All offseason, the Steelers have served as the NFL community’s punching bag. From jabs about its unceremonious first-round exit to uppercuts about Ben Roethlisberger’s horrid play to end the 2020 season, Pittsburgh has seen a barrage of criticism, much of it warranted. No matter the fanbase—from Bears fans who haven’t seen a Super Bowl victory in over 35 years to even pitiful Lions fans—the Steelers’ schadenfreude has created essentially universal solace.
In fact, many of the attacks upon the six-time Super Bowl champions have extended into this upcoming NFL campaign. Gone are the days of revering Art Rooney and Mike Tomlin for creating one of the classiest and most revered franchises; instead, individuals in both casual and professional media settings are truly hopping aboard the anti-Pittsburgh bandwagon.
Whether it’s Pro Football Focus poking fun at Ben Roethlisberger’s apparent lack of arm strength or former Jets general manager and ESPN insider Mike Tannenbaum repeatedly shellacking the Steelers, it seems that a good portion of NFL pundits and followers feel the Steelers’ title window hasn’t just closed, but that it’s hermetically sealed.
At first, I pondered writing this as a no-holds-barred rant about why the Steelers deserve more respect. Ben Roethlisbergrer entering what could be his final year, a trio of amazing wideouts, the acquisition of Najee Harris, a top 10 defense—this team has me excited entering 2021.
But rather than implore readers to ceaselessly defend the team, I took a different slant: If people want to doubt the Steelers, sit back and watch (and maybe keep the receipts).
Unequivocally, the Steelers’ success in 2021 is tied to Roethlisberger. Prior to Pittsburgh’s Week 9 clash in Dallas, Big Ben had tallied 31 bad throws, per Pro Football Reference. However, that number climbed to 60 over the Steelers’ final eight games, a stark contrast that indicates that the six-time Pro Bowl QB did perform much worse.
Yes, Roethlisberger’s play declined as the season endured. He even admitted it in an OTA press conference, citing his elbow surgery during the 2019 season.
Roethlisberger on the deep ball: "You know I had total reconstruction on my elbow. That might have something to do with it. But no excuses."— Brooke Pryor (@bepryor) June 1, 2021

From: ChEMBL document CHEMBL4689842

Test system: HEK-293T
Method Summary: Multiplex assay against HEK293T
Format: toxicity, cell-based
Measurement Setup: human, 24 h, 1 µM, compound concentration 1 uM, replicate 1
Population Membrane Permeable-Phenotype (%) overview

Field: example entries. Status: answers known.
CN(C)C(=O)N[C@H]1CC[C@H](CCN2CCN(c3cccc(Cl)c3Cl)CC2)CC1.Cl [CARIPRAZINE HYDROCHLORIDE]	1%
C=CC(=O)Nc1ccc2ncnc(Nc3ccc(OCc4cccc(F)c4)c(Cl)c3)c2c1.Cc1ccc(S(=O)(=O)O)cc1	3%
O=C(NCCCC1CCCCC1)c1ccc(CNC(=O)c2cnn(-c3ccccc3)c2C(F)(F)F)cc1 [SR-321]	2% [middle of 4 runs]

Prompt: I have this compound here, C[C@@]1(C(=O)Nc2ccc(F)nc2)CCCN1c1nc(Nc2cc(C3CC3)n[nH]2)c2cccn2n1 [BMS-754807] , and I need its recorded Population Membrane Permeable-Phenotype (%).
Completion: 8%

Says right now his arm feels really good.
However, as the latter portions of the Steelers’ miserable Wild Card game indicated, Roethlisberger still has plenty left in the tank. After Roethlisberger had tossed his third interception and with the black and gold in a 28-0 hole in the first quarter, the two-time Super Bowl champ totaled 435 yards, 4 touchdowns and an interception to make the contest even somewhat competitive.
Other factors that should alleviate some of the pressure off of Roethlisberger’s shoulders? The emergence of a robust run game via Harris as well as revamped and revitalized play-calling with new offensive coordinator Matt Canada at the helm.
In spite of what you may see when scrolling through your Twitter timeline, Roethlisberger had a relatively solid 2020, and more positive plays should emerge at quarterback in 2021 considering he’ll have to carry less of the freight. After all, he acted as Pittsburgh’s quarterback and de facto OC a year ago.
Moreover, some feel that the Steelers’ defense is in the midst of a precipitous decline.
Pittsburgh did face challenging departures via OLB Bud Dupree (Titans), CB Mike Hilton (Bengals) and CB Steven Nelson (currently unsigned). At the same time, Mike Tomlin’s squad has players that are ready and able to step up and show out to fill such voids.
On the left side of the defensive line opposite star T.J. Watt, Alex Highsmith looks to build off of an under-the-radar rookie year. And while corner depth does remain somewhat of an issue, Cameron Sutton seems poised to play on the outside as a full-fledged starter, and the Steelers have solid options in Sutton, James Pierre, Shakur Brown, Tre Norwood and more to play slot.
This year’s iteration of the Steelers returns 16 of 22 starters relative to a season ago, and many of those positions, like James Conner at RB and Matt Feiler at LG, will presumably perform even better in 2021.
Is a team that went 12-4 and is retaining much of its nucleus really destined to win a measly 5 games and contend for a top 5 pick?
One of the pivotal reasons why the Steelers notoriously collapsed last year seemed to be their hubris, a characteristic made especially prominent against the Bengals on Monday Night Football. The Steelers had become a household name as a contender, yet teams were itching to expose Tomlin & Co.
With the narratives permeating social media and maybe even NFL front offices prior to the Steelers’ trip to Buffalo on September 12th, the opposite may now be true. In fact, doubting the Steelers is likely to offer players like Roethlisberger a dose of reality and even generate additional drive for success on the heels of an already remorseful past few months.
If fans, analysts, and even opponents wish to throw haymakers and view the Steelers as a fluke team about to fall from grace, let them. Roethlisberger and Tomlin have no choice but to respond with a swift, potent, vindictive punch on the gridiron.
After all, Pittsburgh can’t fight back any worse than Internet sensation Bryce Hall.